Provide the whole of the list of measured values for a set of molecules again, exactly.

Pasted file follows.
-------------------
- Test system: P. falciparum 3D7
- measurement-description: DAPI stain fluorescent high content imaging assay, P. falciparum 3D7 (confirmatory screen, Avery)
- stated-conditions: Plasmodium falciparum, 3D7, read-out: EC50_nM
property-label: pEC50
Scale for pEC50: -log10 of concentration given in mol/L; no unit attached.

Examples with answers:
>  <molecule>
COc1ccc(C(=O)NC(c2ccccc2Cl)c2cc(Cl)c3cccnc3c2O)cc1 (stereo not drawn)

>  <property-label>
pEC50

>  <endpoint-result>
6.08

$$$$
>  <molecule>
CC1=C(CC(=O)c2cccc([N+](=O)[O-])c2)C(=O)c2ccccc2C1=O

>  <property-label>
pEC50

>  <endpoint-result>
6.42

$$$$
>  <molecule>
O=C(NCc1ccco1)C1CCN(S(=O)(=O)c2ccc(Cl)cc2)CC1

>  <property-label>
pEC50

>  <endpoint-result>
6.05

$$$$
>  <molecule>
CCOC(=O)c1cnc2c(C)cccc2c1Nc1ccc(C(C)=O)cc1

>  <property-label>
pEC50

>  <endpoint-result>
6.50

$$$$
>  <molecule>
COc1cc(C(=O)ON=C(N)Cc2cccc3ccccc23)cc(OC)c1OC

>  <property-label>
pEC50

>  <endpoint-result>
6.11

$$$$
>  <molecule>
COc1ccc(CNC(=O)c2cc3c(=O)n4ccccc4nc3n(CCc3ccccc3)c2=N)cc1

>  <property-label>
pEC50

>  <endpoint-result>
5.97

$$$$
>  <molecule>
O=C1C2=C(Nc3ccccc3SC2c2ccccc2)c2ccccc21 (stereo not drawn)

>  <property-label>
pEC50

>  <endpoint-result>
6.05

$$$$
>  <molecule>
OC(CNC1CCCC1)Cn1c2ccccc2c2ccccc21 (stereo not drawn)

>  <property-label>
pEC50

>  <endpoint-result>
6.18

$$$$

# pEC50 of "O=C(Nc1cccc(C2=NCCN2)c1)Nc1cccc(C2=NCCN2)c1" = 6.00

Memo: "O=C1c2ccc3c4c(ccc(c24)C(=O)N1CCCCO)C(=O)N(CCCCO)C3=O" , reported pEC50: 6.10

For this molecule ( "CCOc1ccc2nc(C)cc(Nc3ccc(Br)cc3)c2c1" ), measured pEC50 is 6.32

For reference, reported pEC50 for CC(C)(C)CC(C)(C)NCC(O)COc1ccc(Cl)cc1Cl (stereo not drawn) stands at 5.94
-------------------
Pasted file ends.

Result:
- Test system: P. falciparum 3D7
- measurement-description: DAPI stain fluorescent high content imaging assay, P. falciparum 3D7 (confirmatory screen, Avery)
- stated-conditions: Plasmodium falciparum, 3D7, read-out: EC50_nM
property-label: pEC50
Scale for pEC50: -log10 of concentration given in mol/L; no unit attached.

Examples with answers:
>  <molecule>
COc1ccc(C(=O)NC(c2ccccc2Cl)c2cc(Cl)c3cccnc3c2O)cc1 (stereo not drawn)

>  <property-label>
pEC50

>  <endpoint-result>
6.08

$$$$
>  <molecule>
CC1=C(CC(=O)c2cccc([N+](=O)[O-])c2)C(=O)c2ccccc2C1=O

>  <property-label>
pEC50

>  <endpoint-result>
6.42

$$$$
>  <molecule>
O=C(NCc1ccco1)C1CCN(S(=O)(=O)c2ccc(Cl)cc2)CC1

>  <property-label>
pEC50

>  <endpoint-result>
6.05

$$$$
>  <molecule>
CCOC(=O)c1cnc2c(C)cccc2c1Nc1ccc(C(C)=O)cc1

>  <property-label>
pEC50

>  <endpoint-result>
6.50

$$$$
>  <molecule>
COc1cc(C(=O)ON=C(N)Cc2cccc3ccccc23)cc(OC)c1OC

>  <property-label>
pEC50

>  <endpoint-result>
6.11

$$$$
>  <molecule>
COc1ccc(CNC(=O)c2cc3c(=O)n4ccccc4nc3n(CCc3ccccc3)c2=N)cc1

>  <property-label>
pEC50

>  <endpoint-result>
5.97

$$$$
>  <molecule>
O=C1C2=C(Nc3ccccc3SC2c2ccccc2)c2ccccc21 (stereo not drawn)

>  <property-label>
pEC50

>  <endpoint-result>
6.05

$$$$
>  <molecule>
OC(CNC1CCCC1)Cn1c2ccccc2c2ccccc21 (stereo not drawn)

>  <property-label>
pEC50

>  <endpoint-result>
6.18

$$$$

# pEC50 of "O=C(Nc1cccc(C2=NCCN2)c1)Nc1cccc(C2=NCCN2)c1" = 6.00

Memo: "O=C1c2ccc3c4c(ccc(c24)C(=O)N1CCCCO)C(=O)N(CCCCO)C3=O" , reported pEC50: 6.10

For this molecule ( "CCOc1ccc2nc(C)cc(Nc3ccc(Br)cc3)c2c1" ), measured pEC50 is 6.32

For reference, reported pEC50 for CC(C)(C)CC(C)(C)NCC(O)COc1ccc(Cl)cc1Cl (stereo not drawn) stands at 5.94